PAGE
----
Conservative Degenerative Scoliosis Treatment Options

Once you’ve been diagnosed with degenerative scoliosis, the team at Inspired Spine will create a treatment plan based on your specific case. Depending on the severity of your pain, ability to move, and the results from diagnostic tests, the following non-invasive treatments may be prescribed.

Physical Therapy

Physical therapy for degenerative scoliosis can restore lost muscle mass, which takes some of the burden off of lax ligaments, alleviates pain, and improves flexibility.

Water aerobics or other aquatic therapy relaxes the back, improves body mechanics, and tones the back muscles. Modalities used to relieve the pain of ADS include massage, heat, ice, and a TENS unit to create controlled electrical nerve stimulation.

Medications

Nonsteroidal anti-inflammatory drugs (NSAIDs)

Nonsteroidal anti-inflammatory drugs (NSAIDs), such as naproxen (Aleve) and ibuprofen (Advil), are useful in managing the pain of adult degenerative scoliosis. Muscle relaxants can be useful too.

Antidepressants, anti-anxiety agents, and sleep aids can address the depression, stress, and sleeplessness often associated with ADS.

Opioids

Opioid medications— prescription narcotic drugs that relieve pain—may be prescribed sparingly for degenerative scoliosis. If doctors and patients use them carefully and responsibly, opioids can be an effective supplement to your pain management plan, particularly in the postoperative period and as you begin rehabilitation.

Degenerative Scoliosis Surgery

When Is Surgery Needed?

In patients with adult degenerative scoliosis, time does not heal all wounds. A degenerative disorder like ADS is, by definition, progressive. In fact, the degree of curvature typically increases about 3 degrees per year.4

If scoliosis begins to compromise your respiratory function, surgery to halt progression of the disease becomes even more urgent. Your age and the severity of your pain must be considered, too. Your doctor will help you decide when it’s time to schedule surgery.

Back Surgery & the Adult Spine

Correction of spinal curvature in an adult is more challenging than in a child because the adult spine is rigid and…well, let’s just say it’s no longer in its prime. A child’s spine is more flexible and forgiving. In most cases, aside from its abnormal curvature, the spine of a young person with scoliosis has no other pathologic features—no disc degeneration, arthritis, calcification, bone spurs, or other unwelcome surprises.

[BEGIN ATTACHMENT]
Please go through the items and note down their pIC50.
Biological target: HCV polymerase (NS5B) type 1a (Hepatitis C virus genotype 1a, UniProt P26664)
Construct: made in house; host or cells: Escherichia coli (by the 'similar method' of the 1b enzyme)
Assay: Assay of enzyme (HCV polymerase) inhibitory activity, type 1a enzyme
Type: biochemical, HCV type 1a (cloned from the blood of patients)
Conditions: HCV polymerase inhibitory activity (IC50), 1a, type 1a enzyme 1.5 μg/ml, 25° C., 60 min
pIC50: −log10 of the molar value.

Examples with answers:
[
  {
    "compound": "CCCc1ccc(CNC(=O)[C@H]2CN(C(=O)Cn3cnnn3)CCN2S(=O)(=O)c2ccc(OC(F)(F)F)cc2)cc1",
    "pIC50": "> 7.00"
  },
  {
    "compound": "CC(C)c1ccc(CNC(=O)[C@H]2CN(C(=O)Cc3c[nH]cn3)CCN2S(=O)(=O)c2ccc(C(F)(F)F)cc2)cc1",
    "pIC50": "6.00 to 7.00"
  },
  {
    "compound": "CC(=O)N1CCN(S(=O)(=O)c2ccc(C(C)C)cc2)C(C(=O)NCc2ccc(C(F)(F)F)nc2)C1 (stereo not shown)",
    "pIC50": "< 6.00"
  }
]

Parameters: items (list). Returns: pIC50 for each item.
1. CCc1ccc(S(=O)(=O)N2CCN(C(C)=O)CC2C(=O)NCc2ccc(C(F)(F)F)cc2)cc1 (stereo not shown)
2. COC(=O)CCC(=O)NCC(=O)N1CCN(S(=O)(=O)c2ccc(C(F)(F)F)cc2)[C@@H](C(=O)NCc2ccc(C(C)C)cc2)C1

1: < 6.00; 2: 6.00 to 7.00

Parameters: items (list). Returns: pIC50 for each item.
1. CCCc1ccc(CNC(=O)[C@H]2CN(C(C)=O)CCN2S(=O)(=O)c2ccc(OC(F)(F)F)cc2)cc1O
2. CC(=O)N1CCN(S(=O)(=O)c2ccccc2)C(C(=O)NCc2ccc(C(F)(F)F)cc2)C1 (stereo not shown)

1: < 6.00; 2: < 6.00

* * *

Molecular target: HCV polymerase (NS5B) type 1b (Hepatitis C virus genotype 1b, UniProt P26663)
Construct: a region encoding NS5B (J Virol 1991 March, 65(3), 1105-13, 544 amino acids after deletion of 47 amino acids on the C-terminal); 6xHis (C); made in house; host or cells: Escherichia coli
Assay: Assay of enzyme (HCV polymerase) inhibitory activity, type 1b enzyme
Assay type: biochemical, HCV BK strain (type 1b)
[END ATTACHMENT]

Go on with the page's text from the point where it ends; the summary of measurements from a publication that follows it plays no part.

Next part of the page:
In an adult spine, the surgeon must not only address the abnormal curvature, but also find workarounds for unrelated structural issues, such as bone spurs or fractures. Fortunately, most of these spinal conditions can be identified in advance with the aid of MRI or other imaging techniques. The surgeon can then account for them in his or her operative plan.

Co-Morbidities & Spinal Surgery

Your options for adult degenerative scoliosis surgery depend in part on the presence or absence of co-morbidities.

The word morbidity simply refers to disease. A co-morbidity, then, is a coexisting, usually chronic disease that you have along with scoliosis. Patients who have diabetes, heart or kidney failure, and other serious co-morbidities are at higher risk than those with no serious health problems.

 

Is Minimally Invasive Spinal Surgery an Option for Degenerative Scoliosis?

minimally invasive degenerative scoliosis surgery

MIS procedures reduce the surgical risk dramatically and spare you the lengthy, grueling recovery that used to do hand in hand with scoliosis correction.

Fortunately, even patients with significant co-morbidities can usually undergo MIS back surgery at Inspired Spine. These revolutionary, minimally invasive spinal procedures reduce surgical risk dramatically and spare you the lengthy, grueling recovery that used to go hand in hand with scoliosis correction.

At Inspired Spine, the spinal surgeon reaches the vertebrae and surrounding structures through an incision no larger in diameter than a dime. A tube is then inserted through this opening, creating a tunnel through which surgical instruments can be passed. These instruments go straight to the spine through this canal, without cutting through the overlying musculature.

Once there, the spinal surgeon guides the instruments using magnified fluoroscopic images. This is a much faster, cleaner spinal surgery than traditional back surgery would allow. It also creates less blood loss during the procedure and shorter hospital stay.

Most patients recover quickly and can then walk or bend or sit without pain, perhaps for the first time in years. That might seem pretty ordinary, but if you’re the patient, it’s nothing short of remarkable.


Questions?

Call Inspired Spine today at 727-MY-SPINE to speak with one of our Patient Care Coordinators.

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  • Footnotes

    1. https://www.ncbi.nlm.nih.gov/pmc/articles/PMC5685967/#CR3
    2. https://www.ncbi.nlm.nih.gov/pmc/articles/PMC3192887/
    3. https://www.ncbi.nlm.nih.gov/pmc/articles/PMC3192887/
    4. https://www.ncbi.nlm.nih.gov/pmc/articles/PMC5685967/#CR3